A busy Angus primary school will swap places with its playing fields in an £8.7 million move as part of the Arbroath Schools Project. Muirfield Primary School takes in children from the Hospitalfield area in the west end of Arbroath. As part of a multi-million-pound project to rebuild some of the town’s ageing primaries, architect Holmes Miller has shown its plans to build a new school in its former playing fields. The major development will go before councillors on August 29 with a recommendation for approval, despite one local objection expressing concern the new playing fields would not be screened from housing. Pupils and staff will still access Muirfield from School Road, but widened access to the kitchens and plant will move to the north east and join the residential street Timbergreens. The capacity will drop from 434 pupils to 335. Ryan Holmes of Holmes Miller commented: “The proposed development area for the new Muirfield Primary School is the playing fields to the east of the existing school. “This will allow the school to remain operational throughout the duration of the construction prior to decanting into the new facility. “The proposed school will be situated on the existing sports pitches at the east of the site and seek to create a new public frontage to the larger catchment area of the north east limiting the access requirements through the adjacent housing development. “Following the construction of the new school … it is proposed that pupils and staff are transferred to the new building to allow the demolition of the old building and completion of any outstanding landscaping and external works. “To enhance the school provision onsite a new 60x40m grass pitch is proposed and complimented with an additional 18x36m lined play area, this will ensure the school has the property facilities to meet the demands of the school curriculum.” The school held a drop-in event attended by 29 adults and nine children. Playgroup and early years provision were highlighted as positive elements, and all consultees welcomed the new school. However one visitor noted a “lack of playing field and outdoor space” during construction. The plans are part of the second phase of the Arbroath Schools Project, following the replacement Timmergreens and Warddykes schools which opened in August 2016. The local authority also plans to replace Hayshead, with a consultation ongoing for it to share a campus with St Thomas.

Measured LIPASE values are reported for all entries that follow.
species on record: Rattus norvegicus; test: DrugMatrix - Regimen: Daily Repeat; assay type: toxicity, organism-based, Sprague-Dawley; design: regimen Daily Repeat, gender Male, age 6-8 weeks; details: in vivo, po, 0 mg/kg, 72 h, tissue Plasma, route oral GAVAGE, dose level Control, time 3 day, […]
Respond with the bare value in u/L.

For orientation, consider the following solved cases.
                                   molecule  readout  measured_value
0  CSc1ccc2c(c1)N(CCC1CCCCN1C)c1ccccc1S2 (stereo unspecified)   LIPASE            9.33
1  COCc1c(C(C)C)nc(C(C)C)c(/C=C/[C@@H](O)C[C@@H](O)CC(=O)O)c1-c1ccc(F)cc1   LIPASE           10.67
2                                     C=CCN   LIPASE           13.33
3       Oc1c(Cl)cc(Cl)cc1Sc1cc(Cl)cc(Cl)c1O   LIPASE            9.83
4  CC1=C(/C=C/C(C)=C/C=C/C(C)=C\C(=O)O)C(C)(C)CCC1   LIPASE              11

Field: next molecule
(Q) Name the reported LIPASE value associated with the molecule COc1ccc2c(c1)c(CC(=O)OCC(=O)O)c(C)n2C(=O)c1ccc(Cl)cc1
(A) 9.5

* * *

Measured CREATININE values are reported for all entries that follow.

The official opening of a primary marked the conclusion of a £12.6 million schools project in Arbroath. Former staff, pupils and guests attended Timmergreens Primary School on Wednesday to admire the modern facility, which welcomed pupils in August. Angus Council Depute Provost Alex King unveiled a commemorative plaque at the event which was attended by Councillor Sheena Welsh, convener for children and learning as well as head teacher Jacqueline Smith and Rev Alasdair Graham. The opening of Timmergreens comes at the conclusion of the first phase of the Arbroath Schools Project, which has also included the construction of a new Warddykes Primary and razing of old school buildings. Warddykes will be officially opened next week. Mrs Welsh said: “The children and staff have been settling in to their new surroundings since the start of the new school year and we’re delighted to join them today to formally induct the new Timmergreens into our school estate. “The project team has delivered an excellent modern, bright and multi-functional environment for learning. "They have also given renewed focus for this school as a centre point for the local community.” The original Timmergreens was constructed almost 50 years ago and opened to pupils in 1969. It was taken down between October and December 2014. Mr King said: “The Arbroath School Project represents a major investment in to the local schools estate and, of course, the local community. "I am delighted with the finished development, the opportunities it will offer our children and the knowledge and enjoyment they will gain here.” The new school provides seven classrooms for more than 200 children to learn, along with a nursery, multi-purpose hall and library as well as general purpose rooms and tutorial spaces. The design maximises the use of natural light, with near-full height windows and a clerestory around the central activity spaces. The main teaching spaces surround the playground space outdoors which means that it can be accessed from every classroom as required. There were also children and staff and representatives from contractors Robertson Tayside and procurement partners hub East Central Scotland at the opening. Kevin Dickson, regional managing director of Robertson Tayside, said: “This is the latest step in our work to help transform education facilities for young people in Angus. “Timmergreens pupils and staff have been involved at all stages of the building process and they are now benefitting from a light, modern and spacious learning environment which will give them every opportunity to thrive in their education.” The next phase of the Arbroath Schools Project includes the replacement of Hayshead, Ladyloan and Muirfield primary schools.